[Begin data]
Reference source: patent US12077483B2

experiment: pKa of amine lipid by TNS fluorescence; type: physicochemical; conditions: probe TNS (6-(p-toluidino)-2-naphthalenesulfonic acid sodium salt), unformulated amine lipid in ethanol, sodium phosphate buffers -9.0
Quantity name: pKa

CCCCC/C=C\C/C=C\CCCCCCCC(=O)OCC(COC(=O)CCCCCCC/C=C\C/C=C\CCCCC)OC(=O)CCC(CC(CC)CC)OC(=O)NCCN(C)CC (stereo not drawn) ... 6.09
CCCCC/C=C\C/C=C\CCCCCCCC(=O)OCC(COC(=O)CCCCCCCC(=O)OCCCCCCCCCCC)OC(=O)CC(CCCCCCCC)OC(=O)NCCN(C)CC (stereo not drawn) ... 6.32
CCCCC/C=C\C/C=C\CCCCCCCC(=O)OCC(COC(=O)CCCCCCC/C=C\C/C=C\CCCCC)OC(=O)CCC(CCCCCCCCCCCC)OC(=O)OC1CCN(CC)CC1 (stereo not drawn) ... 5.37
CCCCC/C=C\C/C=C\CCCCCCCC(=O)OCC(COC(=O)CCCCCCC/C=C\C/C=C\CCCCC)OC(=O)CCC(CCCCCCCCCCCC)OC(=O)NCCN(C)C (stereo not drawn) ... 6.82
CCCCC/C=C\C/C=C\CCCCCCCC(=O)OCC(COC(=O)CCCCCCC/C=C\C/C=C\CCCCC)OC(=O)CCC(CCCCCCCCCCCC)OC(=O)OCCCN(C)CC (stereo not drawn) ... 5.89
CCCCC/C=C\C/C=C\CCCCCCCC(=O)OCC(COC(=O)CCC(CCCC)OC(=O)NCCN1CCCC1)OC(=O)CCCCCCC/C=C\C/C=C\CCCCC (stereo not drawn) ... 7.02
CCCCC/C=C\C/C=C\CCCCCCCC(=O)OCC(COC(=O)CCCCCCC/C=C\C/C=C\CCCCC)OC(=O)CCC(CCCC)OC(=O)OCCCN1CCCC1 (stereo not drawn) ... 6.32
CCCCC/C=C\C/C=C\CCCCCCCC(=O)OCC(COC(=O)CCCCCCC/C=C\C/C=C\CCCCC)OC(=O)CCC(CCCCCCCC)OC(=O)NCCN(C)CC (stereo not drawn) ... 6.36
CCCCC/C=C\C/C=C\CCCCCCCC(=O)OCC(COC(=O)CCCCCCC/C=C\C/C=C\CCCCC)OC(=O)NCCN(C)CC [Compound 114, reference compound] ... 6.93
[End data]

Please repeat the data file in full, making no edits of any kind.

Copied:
Reference source: patent US12077483B2

experiment: pKa of amine lipid by TNS fluorescence; type: physicochemical; conditions: probe TNS (6-(p-toluidino)-2-naphthalenesulfonic acid sodium salt), unformulated amine lipid in ethanol, sodium phosphate buffers -9.0
Quantity name: pKa

CCCCC/C=C\C/C=C\CCCCCCCC(=O)OCC(COC(=O)CCCCCCC/C=C\C/C=C\CCCCC)OC(=O)CCC(CC(CC)CC)OC(=O)NCCN(C)CC (stereo not drawn) ... 6.09
CCCCC/C=C\C/C=C\CCCCCCCC(=O)OCC(COC(=O)CCCCCCCC(=O)OCCCCCCCCCCC)OC(=O)CC(CCCCCCCC)OC(=O)NCCN(C)CC (stereo not drawn) ... 6.32
CCCCC/C=C\C/C=C\CCCCCCCC(=O)OCC(COC(=O)CCCCCCC/C=C\C/C=C\CCCCC)OC(=O)CCC(CCCCCCCCCCCC)OC(=O)OC1CCN(CC)CC1 (stereo not drawn) ... 5.37
CCCCC/C=C\C/C=C\CCCCCCCC(=O)OCC(COC(=O)CCCCCCC/C=C\C/C=C\CCCCC)OC(=O)CCC(CCCCCCCCCCCC)OC(=O)NCCN(C)C (stereo not drawn) ... 6.82
CCCCC/C=C\C/C=C\CCCCCCCC(=O)OCC(COC(=O)CCCCCCC/C=C\C/C=C\CCCCC)OC(=O)CCC(CCCCCCCCCCCC)OC(=O)OCCCN(C)CC (stereo not drawn) ... 5.89
CCCCC/C=C\C/C=C\CCCCCCCC(=O)OCC(COC(=O)CCC(CCCC)OC(=O)NCCN1CCCC1)OC(=O)CCCCCCC/C=C\C/C=C\CCCCC (stereo not drawn) ... 7.02
CCCCC/C=C\C/C=C\CCCCCCCC(=O)OCC(COC(=O)CCCCCCC/C=C\C/C=C\CCCCC)OC(=O)CCC(CCCC)OC(=O)OCCCN1CCCC1 (stereo not drawn) ... 6.32
CCCCC/C=C\C/C=C\CCCCCCCC(=O)OCC(COC(=O)CCCCCCC/C=C\C/C=C\CCCCC)OC(=O)CCC(CCCCCCCC)OC(=O)NCCN(C)CC (stereo not drawn) ... 6.36
CCCCC/C=C\C/C=C\CCCCCCCC(=O)OCC(COC(=O)CCCCCCC/C=C\C/C=C\CCCCC)OC(=O)NCCN(C)CC [Compound 114, reference compound] ... 6.93